By Todd Ceisner
BassFan Editor


You want to bring out the best in Casey Ashley on the water? Easy, just schedule the following years Bassmaster Classic at one of his favorite lakes in South Carolina say, Lake Hartwell.

After B.A.S.S. announced the 2015 Classic was headed to Hartwell, Ashley finished 10th in Elite Series Angler of the Year points during the 2014 season, his highest finish since 2011 when he was 7th. He then went on to win the Classic at Hartwell in a tournament many will remember for its record-breaking low temperatures.

He also competed on the FLW Tour in 2014 and finished 12th in points, posting a win at Hartwell almost a year in advance of his Classic triumph. The 2014 Forrest Wood Cup was at Lake Murray, another Palmetto State fishery he excels at, and he finished 4th there.

So it stands to reason why Ashley turned in a career-best 6th-place finish in Elite Series points in 2017. The 2018 Classic is slated for you guessed it Hartwell in March.

Hes always been a consistent performer hes finished outside the top 50 in Elite Series points just twice in 11 years but theres something different about him when hes laser-focused on a specific goal.

Knowing the Classic was coming to Hartwell (in 2018), Im not saying I tried harder, but when you have a goal, you dont want to just make it, Ashley said. You dont want anything to worry about in the last two events. This year, it just worked out. I didnt fish differently.

He said he caught breaks at opportune times throughout the season and it kept him in contention for the AOY title right to the end.

Like a magic day on the water, it was a magic year, he said. Its not as though I blasted them all year, but when I needed a fish Id catch a 3-pounder or a keeper. Ive had years where Id need a keeper and Id catch nothing but a bunch of shorts.

When you have a goal like that it can drive you south. A lot of people overlook the mental aspect of this game more than anything. Its hard to explain. Take a major league baseball player. They go through slumps and Im not saying I had a slump, but I didnt change my swing. Its a mental thing. You just have to keep plugging away.

Stressful Start

In order to put himself in position to not have anything to worry about points-wise entering the final two tournaments, Ashley knew hed have to get off to a strong start and carry it through the heart of the schedule.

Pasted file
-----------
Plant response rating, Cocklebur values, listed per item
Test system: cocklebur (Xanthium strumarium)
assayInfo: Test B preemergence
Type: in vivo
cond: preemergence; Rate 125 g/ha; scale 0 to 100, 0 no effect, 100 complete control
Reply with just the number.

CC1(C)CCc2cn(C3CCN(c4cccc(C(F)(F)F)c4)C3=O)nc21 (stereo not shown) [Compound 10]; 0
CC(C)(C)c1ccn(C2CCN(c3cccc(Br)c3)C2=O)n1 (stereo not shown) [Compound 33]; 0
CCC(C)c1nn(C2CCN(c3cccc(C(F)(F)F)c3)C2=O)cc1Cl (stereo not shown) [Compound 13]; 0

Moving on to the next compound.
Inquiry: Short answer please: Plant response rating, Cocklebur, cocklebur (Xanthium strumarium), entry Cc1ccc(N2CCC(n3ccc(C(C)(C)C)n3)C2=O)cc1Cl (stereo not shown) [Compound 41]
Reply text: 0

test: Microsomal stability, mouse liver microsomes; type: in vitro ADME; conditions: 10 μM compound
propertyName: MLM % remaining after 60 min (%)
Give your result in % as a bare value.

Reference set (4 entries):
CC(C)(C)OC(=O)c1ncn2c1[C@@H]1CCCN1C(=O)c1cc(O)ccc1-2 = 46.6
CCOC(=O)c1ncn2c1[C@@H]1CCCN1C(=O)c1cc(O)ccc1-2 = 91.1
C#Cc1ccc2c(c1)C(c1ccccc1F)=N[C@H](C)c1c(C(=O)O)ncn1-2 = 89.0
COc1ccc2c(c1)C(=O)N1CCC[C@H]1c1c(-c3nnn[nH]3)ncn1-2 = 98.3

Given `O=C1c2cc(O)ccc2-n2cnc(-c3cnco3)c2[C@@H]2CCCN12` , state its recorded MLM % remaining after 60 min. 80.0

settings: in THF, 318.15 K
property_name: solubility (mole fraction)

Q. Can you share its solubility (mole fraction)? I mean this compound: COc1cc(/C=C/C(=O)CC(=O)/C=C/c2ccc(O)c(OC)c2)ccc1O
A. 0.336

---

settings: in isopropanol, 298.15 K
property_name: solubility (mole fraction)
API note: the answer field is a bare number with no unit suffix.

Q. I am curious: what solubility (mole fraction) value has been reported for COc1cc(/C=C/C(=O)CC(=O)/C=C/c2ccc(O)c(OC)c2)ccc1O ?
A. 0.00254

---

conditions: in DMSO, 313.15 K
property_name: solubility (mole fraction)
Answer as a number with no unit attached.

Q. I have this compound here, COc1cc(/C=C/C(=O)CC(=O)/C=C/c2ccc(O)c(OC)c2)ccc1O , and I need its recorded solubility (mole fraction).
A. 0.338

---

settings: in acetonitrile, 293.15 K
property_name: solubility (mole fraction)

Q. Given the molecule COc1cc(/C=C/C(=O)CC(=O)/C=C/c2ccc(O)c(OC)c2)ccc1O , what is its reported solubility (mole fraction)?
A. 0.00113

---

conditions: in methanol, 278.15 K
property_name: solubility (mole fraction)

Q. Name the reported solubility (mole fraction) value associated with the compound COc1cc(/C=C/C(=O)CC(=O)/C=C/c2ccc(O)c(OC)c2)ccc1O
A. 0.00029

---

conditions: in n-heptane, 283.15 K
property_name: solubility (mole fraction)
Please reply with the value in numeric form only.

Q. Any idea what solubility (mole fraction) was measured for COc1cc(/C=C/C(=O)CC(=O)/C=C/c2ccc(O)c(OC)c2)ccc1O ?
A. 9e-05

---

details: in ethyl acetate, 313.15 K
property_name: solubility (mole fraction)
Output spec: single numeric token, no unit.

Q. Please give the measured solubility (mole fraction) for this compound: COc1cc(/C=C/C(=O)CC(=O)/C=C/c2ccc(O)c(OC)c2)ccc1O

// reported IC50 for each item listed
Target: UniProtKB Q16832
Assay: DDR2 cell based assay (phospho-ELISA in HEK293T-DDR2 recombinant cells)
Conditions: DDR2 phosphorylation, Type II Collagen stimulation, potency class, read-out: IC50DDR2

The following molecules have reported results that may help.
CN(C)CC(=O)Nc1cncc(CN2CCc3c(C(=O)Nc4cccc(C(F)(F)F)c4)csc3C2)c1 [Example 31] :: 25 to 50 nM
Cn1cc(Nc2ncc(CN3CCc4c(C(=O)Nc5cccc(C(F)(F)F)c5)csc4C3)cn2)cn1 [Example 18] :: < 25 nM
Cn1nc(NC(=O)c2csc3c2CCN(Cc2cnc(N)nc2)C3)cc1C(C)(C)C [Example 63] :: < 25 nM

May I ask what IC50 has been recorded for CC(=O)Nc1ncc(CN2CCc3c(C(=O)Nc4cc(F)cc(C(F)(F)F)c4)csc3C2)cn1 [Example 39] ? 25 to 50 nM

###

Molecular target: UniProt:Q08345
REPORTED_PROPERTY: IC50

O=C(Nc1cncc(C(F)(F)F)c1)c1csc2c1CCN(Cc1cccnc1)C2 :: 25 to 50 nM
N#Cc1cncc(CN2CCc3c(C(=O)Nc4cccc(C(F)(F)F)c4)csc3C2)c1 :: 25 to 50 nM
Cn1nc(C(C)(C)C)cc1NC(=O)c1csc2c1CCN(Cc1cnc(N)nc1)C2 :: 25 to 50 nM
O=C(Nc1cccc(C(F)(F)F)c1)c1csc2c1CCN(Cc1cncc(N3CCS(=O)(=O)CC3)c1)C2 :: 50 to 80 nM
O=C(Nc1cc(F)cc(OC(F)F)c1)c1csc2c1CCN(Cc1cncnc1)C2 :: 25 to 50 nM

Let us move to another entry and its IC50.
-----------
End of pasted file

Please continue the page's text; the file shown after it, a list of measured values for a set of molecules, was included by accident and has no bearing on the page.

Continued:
A 61st-place finish in the season opener at Cherokee Lake was not what he had in mind, but he bounced back with seven consecutive top-40 finishes, including a 4th at Toledo Bend and an 8th at the St. Lawrence River. He said the Cherokee tournament ramped up the stress level, though.

Id only been there once for a PAA (event) in the fall, but I knew how it would set up, he said. I showed up for practice and caught smallmouth on an underspin. On day 1, I had to be in at 3:15, but at 1 oclock I had zero. I scratched around and ran up the river and caught five. The only thing is I didnt learn anything.

On day 2, I did the same thing. At 11:30, I still had nothing. I went back up the river and scratched out five. I missed the cut, but I salvaged the tournament. Fans look at standings and see you didnt do well, but they dont know you put a limit together in two hours. Where someone might see a 68th, I see a silver lining.

By the time the schedule shifted to smallmouth country up north, Ashley was up to 4th in points. Making the Classic was nearly a done deal. Despite having a good cushion and ample room for error, he didnt take anything for granted.

I watched the points toward the end because I knew I had a chance (to win AOY), he said. I knew smallmouth are not my thing so I really had my work cut out for me. I feel like I steal something when I get a check up north.

He started the northern swing with a top-10 at the St. Lawrence and salvaged a check with a 19-pound effort on day 2 at Lake Champlain. He arrived at Lake St. Clair for the regular-season finale tied with Jacob Wheeler for 2nd in the AOY race, 40 points behind leader Brandon Palaniuk. His path to Hartwell was locked up and it allowed him to gamble in situations that he wouldve played more conservatively under different circumstances.

Being in that position that late in the year it allows you to make moves you normally wouldnt be able to do, like go fish for largemouth on day 3 (at Champlain) rather than grind it out and stay where you are, he said. Sometimes that can work to your advantage big time.

Wont Be The Same

Ashley doesnt think hell enjoy the same degree of advantage at Hartwell come March as he had in February of 2015. The pressure to do well will still be there, but the wild card this time around again will be the weather.

In 2015, I knew it would be cold and I expected to win, he said. This one, I have a good chance, but being that its a month later and fish will be on the bank, itll be anybodys game. I have no advantage really going into this thing unless its cold. Ill be praying for a cold front.

He expects the lake to fish significantly different in mid-March compared to mid-February.

It depends on the weather, but in normal yeas, itll be way different, he said. Depending on the winter, there could be some fish spawning already and if it gets warm every fish in the lake will be spawning.

He hadnt yet formulated a plan on when hell start spending time at Hartwell in preparation for the Classic, but hell be a frequent visitor when he does.

I will spend a good bit of time there, but not yet, he said.